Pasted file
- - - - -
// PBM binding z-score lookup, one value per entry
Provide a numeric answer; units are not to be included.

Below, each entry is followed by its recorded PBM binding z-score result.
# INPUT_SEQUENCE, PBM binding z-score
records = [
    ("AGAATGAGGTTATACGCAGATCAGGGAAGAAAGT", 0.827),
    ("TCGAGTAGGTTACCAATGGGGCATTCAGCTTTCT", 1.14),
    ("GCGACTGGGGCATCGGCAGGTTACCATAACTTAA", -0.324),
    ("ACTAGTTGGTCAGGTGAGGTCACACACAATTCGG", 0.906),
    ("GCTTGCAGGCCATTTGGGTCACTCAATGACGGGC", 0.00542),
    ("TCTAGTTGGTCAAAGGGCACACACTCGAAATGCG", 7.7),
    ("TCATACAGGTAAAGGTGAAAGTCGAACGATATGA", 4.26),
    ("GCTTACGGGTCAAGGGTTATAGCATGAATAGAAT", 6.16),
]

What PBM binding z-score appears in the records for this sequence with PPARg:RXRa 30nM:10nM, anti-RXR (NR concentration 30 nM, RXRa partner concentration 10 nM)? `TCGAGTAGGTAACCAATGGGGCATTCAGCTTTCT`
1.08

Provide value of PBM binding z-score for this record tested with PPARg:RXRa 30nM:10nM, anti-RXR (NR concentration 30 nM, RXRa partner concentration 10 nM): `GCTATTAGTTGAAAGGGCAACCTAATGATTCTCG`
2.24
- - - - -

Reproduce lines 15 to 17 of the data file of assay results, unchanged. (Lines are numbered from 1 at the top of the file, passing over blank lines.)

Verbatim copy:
What PBM binding z-score appears in the records for this sequence with PPARg:RXRa 30nM:10nM, anti-RXR (NR concentration 30 nM, RXRa partner concentration 10 nM)? `TCGAGTAGGTAACCAATGGGGCATTCAGCTTTCT`
1.08

Provide value of PBM binding z-score for this record tested with PPARg:RXRa 30nM:10nM, anti-RXR (NR concentration 30 nM, RXRa partner concentration 10 nM): `GCTATTAGTTGAAAGGGCAACCTAATGATTCTCG`